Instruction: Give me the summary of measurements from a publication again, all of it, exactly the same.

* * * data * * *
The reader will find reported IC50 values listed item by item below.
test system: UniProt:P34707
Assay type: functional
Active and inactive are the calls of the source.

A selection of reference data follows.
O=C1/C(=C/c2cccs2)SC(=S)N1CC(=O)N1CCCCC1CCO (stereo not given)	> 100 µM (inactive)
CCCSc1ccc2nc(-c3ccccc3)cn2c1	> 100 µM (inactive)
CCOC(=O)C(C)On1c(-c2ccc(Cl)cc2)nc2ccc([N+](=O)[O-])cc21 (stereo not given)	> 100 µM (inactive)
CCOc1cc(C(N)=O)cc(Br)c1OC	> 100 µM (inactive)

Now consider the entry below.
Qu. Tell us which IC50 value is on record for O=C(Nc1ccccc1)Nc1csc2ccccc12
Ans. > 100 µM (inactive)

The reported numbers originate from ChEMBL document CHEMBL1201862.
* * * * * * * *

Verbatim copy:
The reader will find reported IC50 values listed item by item below.
test system: UniProt:P34707
Assay type: functional
Active and inactive are the calls of the source.

A selection of reference data follows.
O=C1/C(=C/c2cccs2)SC(=S)N1CC(=O)N1CCCCC1CCO (stereo not given)	> 100 µM (inactive)
CCCSc1ccc2nc(-c3ccccc3)cn2c1	> 100 µM (inactive)
CCOC(=O)C(C)On1c(-c2ccc(Cl)cc2)nc2ccc([N+](=O)[O-])cc21 (stereo not given)	> 100 µM (inactive)
CCOc1cc(C(N)=O)cc(Br)c1OC	> 100 µM (inactive)

Now consider the entry below.
Qu. Tell us which IC50 value is on record for O=C(Nc1ccccc1)Nc1csc2ccccc12
Ans. > 100 µM (inactive)

The reported numbers originate from ChEMBL document CHEMBL1201862.